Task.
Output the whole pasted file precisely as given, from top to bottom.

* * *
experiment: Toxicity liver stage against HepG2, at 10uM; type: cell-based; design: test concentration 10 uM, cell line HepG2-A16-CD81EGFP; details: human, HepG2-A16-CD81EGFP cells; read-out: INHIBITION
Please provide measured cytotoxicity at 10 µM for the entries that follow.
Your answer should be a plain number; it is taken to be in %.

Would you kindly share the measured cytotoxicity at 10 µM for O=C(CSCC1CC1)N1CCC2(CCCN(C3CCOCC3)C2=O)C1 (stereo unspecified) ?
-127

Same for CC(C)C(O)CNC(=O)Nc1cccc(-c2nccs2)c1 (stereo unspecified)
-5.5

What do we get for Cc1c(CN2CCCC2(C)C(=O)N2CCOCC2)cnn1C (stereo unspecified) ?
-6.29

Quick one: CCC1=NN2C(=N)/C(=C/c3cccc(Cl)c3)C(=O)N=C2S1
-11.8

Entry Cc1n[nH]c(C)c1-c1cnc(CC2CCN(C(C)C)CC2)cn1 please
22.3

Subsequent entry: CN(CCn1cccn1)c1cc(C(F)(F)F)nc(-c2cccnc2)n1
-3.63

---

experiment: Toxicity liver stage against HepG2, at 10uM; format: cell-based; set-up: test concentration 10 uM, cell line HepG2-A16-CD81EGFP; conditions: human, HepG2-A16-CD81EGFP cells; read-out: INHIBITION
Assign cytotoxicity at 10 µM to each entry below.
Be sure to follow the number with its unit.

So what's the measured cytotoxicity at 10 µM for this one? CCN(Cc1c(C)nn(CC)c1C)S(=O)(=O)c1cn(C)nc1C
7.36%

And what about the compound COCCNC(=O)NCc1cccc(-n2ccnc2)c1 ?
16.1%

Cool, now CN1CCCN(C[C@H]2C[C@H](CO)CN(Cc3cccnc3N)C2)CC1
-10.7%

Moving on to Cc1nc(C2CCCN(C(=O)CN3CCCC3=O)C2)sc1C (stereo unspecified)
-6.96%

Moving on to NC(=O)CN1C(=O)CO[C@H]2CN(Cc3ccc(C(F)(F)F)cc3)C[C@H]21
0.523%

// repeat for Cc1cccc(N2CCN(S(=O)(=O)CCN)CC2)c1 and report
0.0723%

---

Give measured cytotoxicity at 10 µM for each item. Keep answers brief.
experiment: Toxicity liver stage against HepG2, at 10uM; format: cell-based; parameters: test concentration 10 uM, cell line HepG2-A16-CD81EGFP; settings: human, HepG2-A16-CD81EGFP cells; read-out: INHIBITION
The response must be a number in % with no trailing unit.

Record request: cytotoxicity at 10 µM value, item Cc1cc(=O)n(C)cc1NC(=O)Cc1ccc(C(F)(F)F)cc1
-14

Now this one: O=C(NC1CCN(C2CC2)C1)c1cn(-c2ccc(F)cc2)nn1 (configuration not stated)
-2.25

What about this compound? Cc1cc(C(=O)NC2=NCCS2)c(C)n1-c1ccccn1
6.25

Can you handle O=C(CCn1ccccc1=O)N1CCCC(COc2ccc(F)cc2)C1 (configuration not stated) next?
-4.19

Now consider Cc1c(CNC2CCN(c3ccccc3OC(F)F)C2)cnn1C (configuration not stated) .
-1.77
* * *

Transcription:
experiment: Toxicity liver stage against HepG2, at 10uM; type: cell-based; design: test concentration 10 uM, cell line HepG2-A16-CD81EGFP; details: human, HepG2-A16-CD81EGFP cells; read-out: INHIBITION
Please provide measured cytotoxicity at 10 µM for the entries that follow.
Your answer should be a plain number; it is taken to be in %.

Would you kindly share the measured cytotoxicity at 10 µM for O=C(CSCC1CC1)N1CCC2(CCCN(C3CCOCC3)C2=O)C1 (stereo unspecified) ?
-127

Same for CC(C)C(O)CNC(=O)Nc1cccc(-c2nccs2)c1 (stereo unspecified)
-5.5

What do we get for Cc1c(CN2CCCC2(C)C(=O)N2CCOCC2)cnn1C (stereo unspecified) ?
-6.29

Quick one: CCC1=NN2C(=N)/C(=C/c3cccc(Cl)c3)C(=O)N=C2S1
-11.8

Entry Cc1n[nH]c(C)c1-c1cnc(CC2CCN(C(C)C)CC2)cn1 please
22.3

Subsequent entry: CN(CCn1cccn1)c1cc(C(F)(F)F)nc(-c2cccnc2)n1
-3.63

---

experiment: Toxicity liver stage against HepG2, at 10uM; format: cell-based; set-up: test concentration 10 uM, cell line HepG2-A16-CD81EGFP; conditions: human, HepG2-A16-CD81EGFP cells; read-out: INHIBITION
Assign cytotoxicity at 10 µM to each entry below.
Be sure to follow the number with its unit.

So what's the measured cytotoxicity at 10 µM for this one? CCN(Cc1c(C)nn(CC)c1C)S(=O)(=O)c1cn(C)nc1C
7.36%

And what about the compound COCCNC(=O)NCc1cccc(-n2ccnc2)c1 ?
16.1%

Cool, now CN1CCCN(C[C@H]2C[C@H](CO)CN(Cc3cccnc3N)C2)CC1
-10.7%

Moving on to Cc1nc(C2CCCN(C(=O)CN3CCCC3=O)C2)sc1C (stereo unspecified)
-6.96%

Moving on to NC(=O)CN1C(=O)CO[C@H]2CN(Cc3ccc(C(F)(F)F)cc3)C[C@H]21
0.523%

// repeat for Cc1cccc(N2CCN(S(=O)(=O)CCN)CC2)c1 and report
0.0723%

---

Give measured cytotoxicity at 10 µM for each item. Keep answers brief.
experiment: Toxicity liver stage against HepG2, at 10uM; format: cell-based; parameters: test concentration 10 uM, cell line HepG2-A16-CD81EGFP; settings: human, HepG2-A16-CD81EGFP cells; read-out: INHIBITION
The response must be a number in % with no trailing unit.

Record request: cytotoxicity at 10 µM value, item Cc1cc(=O)n(C)cc1NC(=O)Cc1ccc(C(F)(F)F)cc1
-14

Now this one: O=C(NC1CCN(C2CC2)C1)c1cn(-c2ccc(F)cc2)nn1 (configuration not stated)
-2.25

What about this compound? Cc1cc(C(=O)NC2=NCCS2)c(C)n1-c1ccccn1
6.25

Can you handle O=C(CCn1ccccc1=O)N1CCCC(COc2ccc(F)cc2)C1 (configuration not stated) next?
-4.19

Now consider Cc1c(CNC2CCN(c3ccccc3OC(F)F)C2)cnn1C (configuration not stated) .
-1.77